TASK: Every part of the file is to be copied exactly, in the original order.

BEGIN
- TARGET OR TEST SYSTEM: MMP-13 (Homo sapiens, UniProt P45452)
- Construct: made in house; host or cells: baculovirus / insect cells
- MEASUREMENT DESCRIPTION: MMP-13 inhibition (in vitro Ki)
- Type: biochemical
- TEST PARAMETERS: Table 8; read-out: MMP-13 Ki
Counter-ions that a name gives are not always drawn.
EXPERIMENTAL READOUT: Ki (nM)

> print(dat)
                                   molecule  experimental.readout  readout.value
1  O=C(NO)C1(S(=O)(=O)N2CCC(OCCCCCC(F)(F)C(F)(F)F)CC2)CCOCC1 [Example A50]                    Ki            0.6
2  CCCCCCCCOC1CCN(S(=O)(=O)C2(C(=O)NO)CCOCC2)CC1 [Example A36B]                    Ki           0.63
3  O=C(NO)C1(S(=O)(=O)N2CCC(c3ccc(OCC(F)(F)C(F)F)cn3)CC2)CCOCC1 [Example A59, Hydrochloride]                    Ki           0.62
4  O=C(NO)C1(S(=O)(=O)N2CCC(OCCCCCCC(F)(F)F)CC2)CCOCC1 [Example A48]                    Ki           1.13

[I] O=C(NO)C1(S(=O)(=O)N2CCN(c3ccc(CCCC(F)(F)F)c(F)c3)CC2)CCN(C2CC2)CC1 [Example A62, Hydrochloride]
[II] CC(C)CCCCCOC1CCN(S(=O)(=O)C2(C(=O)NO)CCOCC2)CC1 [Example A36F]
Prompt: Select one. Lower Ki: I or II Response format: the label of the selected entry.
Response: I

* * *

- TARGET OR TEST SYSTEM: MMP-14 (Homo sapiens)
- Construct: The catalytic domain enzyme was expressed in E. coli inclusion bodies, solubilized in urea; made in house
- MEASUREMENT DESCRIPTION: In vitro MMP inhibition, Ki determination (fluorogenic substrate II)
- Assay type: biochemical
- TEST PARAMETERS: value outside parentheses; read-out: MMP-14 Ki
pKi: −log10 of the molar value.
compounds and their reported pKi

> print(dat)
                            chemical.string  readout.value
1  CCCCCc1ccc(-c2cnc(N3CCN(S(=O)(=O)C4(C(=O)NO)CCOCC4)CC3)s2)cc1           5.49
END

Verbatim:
- TARGET OR TEST SYSTEM: MMP-13 (Homo sapiens, UniProt P45452)
- Construct: made in house; host or cells: baculovirus / insect cells
- MEASUREMENT DESCRIPTION: MMP-13 inhibition (in vitro Ki)
- Type: biochemical
- TEST PARAMETERS: Table 8; read-out: MMP-13 Ki
Counter-ions that a name gives are not always drawn.
EXPERIMENTAL READOUT: Ki (nM)

> print(dat)
                                   molecule  experimental.readout  readout.value
1  O=C(NO)C1(S(=O)(=O)N2CCC(OCCCCCC(F)(F)C(F)(F)F)CC2)CCOCC1 [Example A50]                    Ki            0.6
2  CCCCCCCCOC1CCN(S(=O)(=O)C2(C(=O)NO)CCOCC2)CC1 [Example A36B]                    Ki           0.63
3  O=C(NO)C1(S(=O)(=O)N2CCC(c3ccc(OCC(F)(F)C(F)F)cn3)CC2)CCOCC1 [Example A59, Hydrochloride]                    Ki           0.62
4  O=C(NO)C1(S(=O)(=O)N2CCC(OCCCCCCC(F)(F)F)CC2)CCOCC1 [Example A48]                    Ki           1.13

[I] O=C(NO)C1(S(=O)(=O)N2CCN(c3ccc(CCCC(F)(F)F)c(F)c3)CC2)CCN(C2CC2)CC1 [Example A62, Hydrochloride]
[II] CC(C)CCCCCOC1CCN(S(=O)(=O)C2(C(=O)NO)CCOCC2)CC1 [Example A36F]
Prompt: Select one. Lower Ki: I or II Response format: the label of the selected entry.
Response: I

* * *

- TARGET OR TEST SYSTEM: MMP-14 (Homo sapiens)
- Construct: The catalytic domain enzyme was expressed in E. coli inclusion bodies, solubilized in urea; made in house
- MEASUREMENT DESCRIPTION: In vitro MMP inhibition, Ki determination (fluorogenic substrate II)
- Assay type: biochemical
- TEST PARAMETERS: value outside parentheses; read-out: MMP-14 Ki
pKi: −log10 of the molar value.
compounds and their reported pKi

> print(dat)
                            chemical.string  readout.value
1  CCCCCc1ccc(-c2cnc(N3CCN(S(=O)(=O)C4(C(=O)NO)CCOCC4)CC3)s2)cc1           5.49